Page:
Running along the southern extent of the site are the remains of a large, monumental portico, the western extent of which (relative to what is uncovered, anyway) is capped by a hemicycle with some interesting subterranean passages preserved. Throughout the site there is also a significant amount of road preserved, as well as accompanying drainage. Most features have explanatory signs, though they are mostly in French, with a short fact or two in English. Many of these signs also have illustrations or plans of the buildings they are discussing. Overall, I spent a little over an hour making my way through the archaeological site.
Le Palais du Miroir
The final bit of Vienna that is visitable is outside the archaeological park, across the D502 highway, roughly opposite the hemicycle of the monumental portico. Located here are some remains of a bathing complex, Le Palais du Miroir, the Mirror Palace. The immediate area around the baths is closed off by a fence, but, most of it is viewable from public areas or the parking lot of the adjacent hardware store when it is open (the parking lot of the hardware store is gated, and presumably closed when the store is closed). The baths apparently date to the 1st century CE.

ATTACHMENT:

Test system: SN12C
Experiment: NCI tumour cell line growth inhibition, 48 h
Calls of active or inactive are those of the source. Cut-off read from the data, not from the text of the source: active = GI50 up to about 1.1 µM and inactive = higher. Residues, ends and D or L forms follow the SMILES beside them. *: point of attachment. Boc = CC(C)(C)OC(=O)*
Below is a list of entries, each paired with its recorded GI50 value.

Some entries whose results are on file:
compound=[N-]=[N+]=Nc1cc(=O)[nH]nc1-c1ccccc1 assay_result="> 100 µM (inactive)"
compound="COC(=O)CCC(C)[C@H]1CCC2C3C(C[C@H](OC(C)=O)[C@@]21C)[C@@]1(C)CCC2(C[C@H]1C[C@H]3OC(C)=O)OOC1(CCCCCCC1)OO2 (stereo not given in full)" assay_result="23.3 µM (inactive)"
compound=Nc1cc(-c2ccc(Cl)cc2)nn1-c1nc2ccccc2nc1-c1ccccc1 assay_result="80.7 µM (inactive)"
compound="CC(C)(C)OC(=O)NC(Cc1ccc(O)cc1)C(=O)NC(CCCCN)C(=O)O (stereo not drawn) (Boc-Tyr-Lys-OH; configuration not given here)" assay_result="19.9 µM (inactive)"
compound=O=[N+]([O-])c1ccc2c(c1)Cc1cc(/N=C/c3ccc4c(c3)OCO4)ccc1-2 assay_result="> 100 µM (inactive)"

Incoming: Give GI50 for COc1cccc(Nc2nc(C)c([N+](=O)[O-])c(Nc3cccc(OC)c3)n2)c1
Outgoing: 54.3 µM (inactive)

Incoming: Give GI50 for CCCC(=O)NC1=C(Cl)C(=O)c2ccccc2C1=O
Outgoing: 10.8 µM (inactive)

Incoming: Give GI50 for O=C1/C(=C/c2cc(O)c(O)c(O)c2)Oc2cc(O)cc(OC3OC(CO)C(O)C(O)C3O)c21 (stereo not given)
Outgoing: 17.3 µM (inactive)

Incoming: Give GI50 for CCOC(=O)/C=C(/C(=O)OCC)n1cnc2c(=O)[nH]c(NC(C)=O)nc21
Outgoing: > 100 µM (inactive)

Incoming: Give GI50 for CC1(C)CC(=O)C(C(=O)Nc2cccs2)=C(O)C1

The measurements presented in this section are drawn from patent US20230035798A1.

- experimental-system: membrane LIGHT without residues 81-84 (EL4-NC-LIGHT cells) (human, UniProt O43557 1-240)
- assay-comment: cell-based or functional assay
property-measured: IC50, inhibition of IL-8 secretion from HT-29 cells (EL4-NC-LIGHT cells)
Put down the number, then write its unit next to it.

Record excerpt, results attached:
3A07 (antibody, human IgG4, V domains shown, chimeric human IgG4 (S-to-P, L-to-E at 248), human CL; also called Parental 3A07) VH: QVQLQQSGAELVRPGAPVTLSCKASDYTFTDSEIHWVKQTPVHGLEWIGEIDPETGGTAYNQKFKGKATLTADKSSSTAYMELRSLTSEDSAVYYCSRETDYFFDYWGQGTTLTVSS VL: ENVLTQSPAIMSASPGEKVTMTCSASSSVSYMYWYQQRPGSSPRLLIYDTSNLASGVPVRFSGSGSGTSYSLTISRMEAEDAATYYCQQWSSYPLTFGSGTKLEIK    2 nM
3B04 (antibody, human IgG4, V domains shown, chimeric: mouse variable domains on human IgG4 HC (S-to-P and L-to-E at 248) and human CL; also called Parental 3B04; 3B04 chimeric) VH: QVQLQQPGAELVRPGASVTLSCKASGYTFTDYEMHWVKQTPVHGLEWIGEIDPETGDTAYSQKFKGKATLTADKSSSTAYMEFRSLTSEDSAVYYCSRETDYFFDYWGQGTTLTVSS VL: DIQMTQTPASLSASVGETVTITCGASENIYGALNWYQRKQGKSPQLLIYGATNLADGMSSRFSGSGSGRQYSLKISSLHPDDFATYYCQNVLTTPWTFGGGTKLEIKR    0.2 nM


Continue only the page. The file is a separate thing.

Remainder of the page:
The town abutting Saint-Romain-en-Gal to the south, Sainte-Columbe, has been in the news recently for the ongoing excavation of the well-preserved remains of a residential area with mosaics and wall painting preserved. As near as I can figure, this site is located just to the southwest of the town hall, which is about a 10 minute walk from the Gallo-Roman museum. The site, however, was completely inaccessible, and there didn’t really seem to be any place to get any kind of view. Reading the articles, I’m not sure if the site will be preserved in any kind of meaningful way for future visit, or if they intend to continue with construction of the residential buildings on the site.